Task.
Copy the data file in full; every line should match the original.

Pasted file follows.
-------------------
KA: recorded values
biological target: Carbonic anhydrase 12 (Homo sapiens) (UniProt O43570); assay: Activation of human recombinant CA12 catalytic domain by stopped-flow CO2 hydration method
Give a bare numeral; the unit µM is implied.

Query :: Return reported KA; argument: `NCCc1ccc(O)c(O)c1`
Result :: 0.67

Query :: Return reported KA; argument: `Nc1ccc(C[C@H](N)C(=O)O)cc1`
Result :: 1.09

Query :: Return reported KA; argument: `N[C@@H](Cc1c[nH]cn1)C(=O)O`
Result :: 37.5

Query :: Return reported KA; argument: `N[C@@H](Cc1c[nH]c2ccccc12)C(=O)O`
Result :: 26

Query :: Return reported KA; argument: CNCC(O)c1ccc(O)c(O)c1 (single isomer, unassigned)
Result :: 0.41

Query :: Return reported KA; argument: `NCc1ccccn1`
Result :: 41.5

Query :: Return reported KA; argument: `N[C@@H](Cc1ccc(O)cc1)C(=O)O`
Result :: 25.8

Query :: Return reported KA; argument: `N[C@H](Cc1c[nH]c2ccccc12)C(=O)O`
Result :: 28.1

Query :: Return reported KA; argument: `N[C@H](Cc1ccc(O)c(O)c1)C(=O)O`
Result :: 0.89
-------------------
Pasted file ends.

KA: recorded values
biological target: Carbonic anhydrase 12 (Homo sapiens) (UniProt O43570); assay: Activation of human recombinant CA12 catalytic domain by stopped-flow CO2 hydration method
Give a bare numeral; the unit µM is implied.

Query :: Return reported KA; argument: `NCCc1ccc(O)c(O)c1`
Result :: 0.67

Query :: Return reported KA; argument: `Nc1ccc(C[C@H](N)C(=O)O)cc1`
Result :: 1.09

Query :: Return reported KA; argument: `N[C@@H](Cc1c[nH]cn1)C(=O)O`
Result :: 37.5

Query :: Return reported KA; argument: `N[C@@H](Cc1c[nH]c2ccccc12)C(=O)O`
Result :: 26

Query :: Return reported KA; argument: CNCC(O)c1ccc(O)c(O)c1 (single isomer, unassigned)
Result :: 0.41

Query :: Return reported KA; argument: `NCc1ccccn1`
Result :: 41.5

Query :: Return reported KA; argument: `N[C@@H](Cc1ccc(O)cc1)C(=O)O`
Result :: 25.8

Query :: Return reported KA; argument: `N[C@H](Cc1c[nH]c2ccccc12)C(=O)O`
Result :: 28.1

Query :: Return reported KA; argument: `N[C@H](Cc1ccc(O)c(O)c1)C(=O)O`
Result :: 0.89